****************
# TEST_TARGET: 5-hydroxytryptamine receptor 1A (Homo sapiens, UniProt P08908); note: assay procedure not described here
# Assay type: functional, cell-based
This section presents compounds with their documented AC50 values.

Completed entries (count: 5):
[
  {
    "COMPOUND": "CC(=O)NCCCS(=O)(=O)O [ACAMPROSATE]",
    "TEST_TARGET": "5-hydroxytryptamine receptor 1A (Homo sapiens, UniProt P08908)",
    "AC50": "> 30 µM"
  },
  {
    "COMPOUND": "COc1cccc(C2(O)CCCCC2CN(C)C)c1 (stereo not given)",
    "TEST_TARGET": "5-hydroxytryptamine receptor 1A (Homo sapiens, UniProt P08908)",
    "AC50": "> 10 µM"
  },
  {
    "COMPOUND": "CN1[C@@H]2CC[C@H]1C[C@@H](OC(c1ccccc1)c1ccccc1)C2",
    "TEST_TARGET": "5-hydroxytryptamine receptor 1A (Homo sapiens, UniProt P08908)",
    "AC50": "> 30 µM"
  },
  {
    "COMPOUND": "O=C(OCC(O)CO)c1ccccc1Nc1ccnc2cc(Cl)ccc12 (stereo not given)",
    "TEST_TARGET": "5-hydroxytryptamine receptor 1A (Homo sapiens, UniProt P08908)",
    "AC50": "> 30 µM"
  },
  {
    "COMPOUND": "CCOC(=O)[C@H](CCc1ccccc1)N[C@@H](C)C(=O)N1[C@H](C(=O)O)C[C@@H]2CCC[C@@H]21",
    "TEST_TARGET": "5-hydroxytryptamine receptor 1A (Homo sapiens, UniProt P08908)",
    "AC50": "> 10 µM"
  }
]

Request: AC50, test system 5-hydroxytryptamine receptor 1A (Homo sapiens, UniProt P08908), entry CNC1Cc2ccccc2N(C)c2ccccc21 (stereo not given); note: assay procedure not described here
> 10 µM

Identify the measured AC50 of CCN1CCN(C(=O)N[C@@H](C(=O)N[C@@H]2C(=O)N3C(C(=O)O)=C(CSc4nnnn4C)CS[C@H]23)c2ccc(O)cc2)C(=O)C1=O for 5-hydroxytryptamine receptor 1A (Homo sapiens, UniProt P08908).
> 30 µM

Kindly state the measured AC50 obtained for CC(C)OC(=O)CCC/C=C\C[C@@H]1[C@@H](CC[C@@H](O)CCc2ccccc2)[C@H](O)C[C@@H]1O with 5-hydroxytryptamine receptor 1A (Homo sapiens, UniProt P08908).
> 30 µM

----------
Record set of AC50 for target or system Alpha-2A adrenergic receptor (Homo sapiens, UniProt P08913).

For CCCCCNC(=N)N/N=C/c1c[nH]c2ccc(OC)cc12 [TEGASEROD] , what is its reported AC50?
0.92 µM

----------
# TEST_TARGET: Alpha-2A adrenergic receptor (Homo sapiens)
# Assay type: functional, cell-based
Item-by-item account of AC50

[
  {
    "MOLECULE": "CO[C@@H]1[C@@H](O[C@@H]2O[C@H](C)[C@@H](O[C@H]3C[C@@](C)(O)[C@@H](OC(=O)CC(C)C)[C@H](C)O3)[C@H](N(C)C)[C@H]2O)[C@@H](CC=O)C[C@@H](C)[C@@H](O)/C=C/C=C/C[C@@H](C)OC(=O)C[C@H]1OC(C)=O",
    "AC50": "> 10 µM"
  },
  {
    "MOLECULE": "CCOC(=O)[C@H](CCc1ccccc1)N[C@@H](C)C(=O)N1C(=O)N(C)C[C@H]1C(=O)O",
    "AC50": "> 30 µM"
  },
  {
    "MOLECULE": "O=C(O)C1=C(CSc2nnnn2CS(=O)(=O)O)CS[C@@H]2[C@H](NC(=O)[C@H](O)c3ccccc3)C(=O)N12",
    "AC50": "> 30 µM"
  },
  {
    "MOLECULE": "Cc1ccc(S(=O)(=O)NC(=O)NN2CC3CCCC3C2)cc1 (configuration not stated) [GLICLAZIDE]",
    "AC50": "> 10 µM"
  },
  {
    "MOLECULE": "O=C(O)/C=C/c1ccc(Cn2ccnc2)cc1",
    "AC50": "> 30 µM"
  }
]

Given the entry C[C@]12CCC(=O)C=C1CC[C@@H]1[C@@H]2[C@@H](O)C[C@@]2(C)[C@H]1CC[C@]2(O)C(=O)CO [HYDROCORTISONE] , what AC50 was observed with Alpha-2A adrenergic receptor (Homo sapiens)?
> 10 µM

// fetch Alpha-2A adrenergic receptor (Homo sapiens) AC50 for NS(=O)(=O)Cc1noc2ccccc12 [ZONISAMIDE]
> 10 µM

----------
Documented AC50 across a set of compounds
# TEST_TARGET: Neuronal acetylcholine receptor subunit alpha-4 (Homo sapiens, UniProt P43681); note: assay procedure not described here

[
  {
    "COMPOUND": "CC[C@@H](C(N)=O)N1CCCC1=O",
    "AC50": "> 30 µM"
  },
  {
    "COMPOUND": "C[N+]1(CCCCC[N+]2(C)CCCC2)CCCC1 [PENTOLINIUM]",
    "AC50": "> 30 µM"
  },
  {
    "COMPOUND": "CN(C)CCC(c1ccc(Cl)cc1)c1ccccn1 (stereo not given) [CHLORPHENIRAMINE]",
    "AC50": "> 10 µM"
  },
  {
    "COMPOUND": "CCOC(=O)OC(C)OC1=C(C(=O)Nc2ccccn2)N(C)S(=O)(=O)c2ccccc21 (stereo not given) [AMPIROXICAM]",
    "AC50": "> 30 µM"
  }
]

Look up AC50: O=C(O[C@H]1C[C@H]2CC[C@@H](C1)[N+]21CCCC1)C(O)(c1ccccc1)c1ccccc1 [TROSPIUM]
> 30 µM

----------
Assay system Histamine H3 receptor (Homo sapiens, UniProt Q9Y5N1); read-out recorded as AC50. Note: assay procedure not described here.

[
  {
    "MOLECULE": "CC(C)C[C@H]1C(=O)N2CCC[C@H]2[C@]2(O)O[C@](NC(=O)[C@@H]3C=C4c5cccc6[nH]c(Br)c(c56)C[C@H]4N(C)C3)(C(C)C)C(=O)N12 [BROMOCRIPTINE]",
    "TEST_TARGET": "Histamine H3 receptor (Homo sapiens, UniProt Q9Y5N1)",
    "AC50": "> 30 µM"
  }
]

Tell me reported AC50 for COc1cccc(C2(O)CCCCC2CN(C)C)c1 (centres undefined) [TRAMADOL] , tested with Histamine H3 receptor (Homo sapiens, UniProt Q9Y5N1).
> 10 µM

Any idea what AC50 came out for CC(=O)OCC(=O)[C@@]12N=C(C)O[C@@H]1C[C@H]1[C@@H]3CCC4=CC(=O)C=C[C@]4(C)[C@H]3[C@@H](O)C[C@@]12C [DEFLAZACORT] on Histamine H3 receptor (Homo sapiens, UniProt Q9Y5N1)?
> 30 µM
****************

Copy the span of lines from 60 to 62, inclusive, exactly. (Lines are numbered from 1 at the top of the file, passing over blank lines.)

    "MOLECULE": "Cc1ccc(S(=O)(=O)NC(=O)NN2CC3CCCC3C2)cc1 (configuration not stated) [GLICLAZIDE]",
    "AC50": "> 10 µM"
  },